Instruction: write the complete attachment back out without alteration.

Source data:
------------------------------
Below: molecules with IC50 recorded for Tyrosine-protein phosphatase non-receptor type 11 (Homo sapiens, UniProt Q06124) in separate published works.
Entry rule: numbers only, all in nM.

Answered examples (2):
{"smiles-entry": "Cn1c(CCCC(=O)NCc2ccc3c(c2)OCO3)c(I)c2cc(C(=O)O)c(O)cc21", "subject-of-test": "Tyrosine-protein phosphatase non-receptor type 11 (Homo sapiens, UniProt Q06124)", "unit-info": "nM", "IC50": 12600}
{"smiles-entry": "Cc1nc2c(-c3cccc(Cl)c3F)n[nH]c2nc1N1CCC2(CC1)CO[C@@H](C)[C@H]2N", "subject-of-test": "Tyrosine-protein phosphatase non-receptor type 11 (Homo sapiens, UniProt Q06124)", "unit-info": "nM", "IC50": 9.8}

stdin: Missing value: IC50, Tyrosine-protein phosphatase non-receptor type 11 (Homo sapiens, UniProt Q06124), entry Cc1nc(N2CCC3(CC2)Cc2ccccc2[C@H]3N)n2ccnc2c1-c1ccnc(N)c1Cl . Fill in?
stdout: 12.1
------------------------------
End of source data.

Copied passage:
Below: molecules with IC50 recorded for Tyrosine-protein phosphatase non-receptor type 11 (Homo sapiens, UniProt Q06124) in separate published works.
Entry rule: numbers only, all in nM.

Answered examples (2):
{"smiles-entry": "Cn1c(CCCC(=O)NCc2ccc3c(c2)OCO3)c(I)c2cc(C(=O)O)c(O)cc21", "subject-of-test": "Tyrosine-protein phosphatase non-receptor type 11 (Homo sapiens, UniProt Q06124)", "unit-info": "nM", "IC50": 12600}
{"smiles-entry": "Cc1nc2c(-c3cccc(Cl)c3F)n[nH]c2nc1N1CCC2(CC1)CO[C@@H](C)[C@H]2N", "subject-of-test": "Tyrosine-protein phosphatase non-receptor type 11 (Homo sapiens, UniProt Q06124)", "unit-info": "nM", "IC50": 9.8}

stdin: Missing value: IC50, Tyrosine-protein phosphatase non-receptor type 11 (Homo sapiens, UniProt Q06124), entry Cc1nc(N2CCC3(CC2)Cc2ccccc2[C@H]3N)n2ccnc2c1-c1ccnc(N)c1Cl . Fill in?
stdout: 12.1